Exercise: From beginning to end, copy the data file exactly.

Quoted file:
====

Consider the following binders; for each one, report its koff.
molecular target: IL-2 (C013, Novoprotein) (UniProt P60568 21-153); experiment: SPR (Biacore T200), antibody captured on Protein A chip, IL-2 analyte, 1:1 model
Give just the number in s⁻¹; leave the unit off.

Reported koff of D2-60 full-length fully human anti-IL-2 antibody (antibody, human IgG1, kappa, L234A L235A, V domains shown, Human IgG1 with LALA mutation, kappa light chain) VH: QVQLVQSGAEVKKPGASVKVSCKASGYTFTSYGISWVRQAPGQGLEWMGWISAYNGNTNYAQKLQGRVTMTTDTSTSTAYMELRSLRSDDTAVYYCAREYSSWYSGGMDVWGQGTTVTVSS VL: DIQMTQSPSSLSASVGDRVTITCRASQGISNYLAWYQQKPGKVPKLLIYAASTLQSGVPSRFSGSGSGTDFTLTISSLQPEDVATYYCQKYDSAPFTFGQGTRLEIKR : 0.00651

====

Consider the following binders; for each one, report its koff.
molecular target: IL-2 (C013, Novoprotein) (UniProt P60568 21-153); experiment: SPR (Biacore T200), antibody captured on Protein A chip, IL-2 analyte, 1:1 model
Give just the number in s⁻¹; leave the unit off.

Reported koff of D2-60 full-length fully human anti-IL-2 antibody (antibody, human IgG1, kappa, L234A L235A, V domains shown, Human IgG1 with LALA mutation, kappa light chain) VH: QVQLVQSGAEVKKPGASVKVSCKASGYTFTSYGISWVRQAPGQGLEWMGWISAYNGNTNYAQKLQGRVTMTTDTSTSTAYMELRSLRSDDTAVYYCAREYSSWYSGGMDVWGQGTTVTVSS VL: DIQMTQSPSSLSASVGDRVTITCRASQGISNYLAWYQQKPGKVPKLLIYAASTLQSGVPSRFSGSGSGTDFTLTISSLQPEDVATYYCQKYDSAPFTFGQGTRLEIKR : 0.00651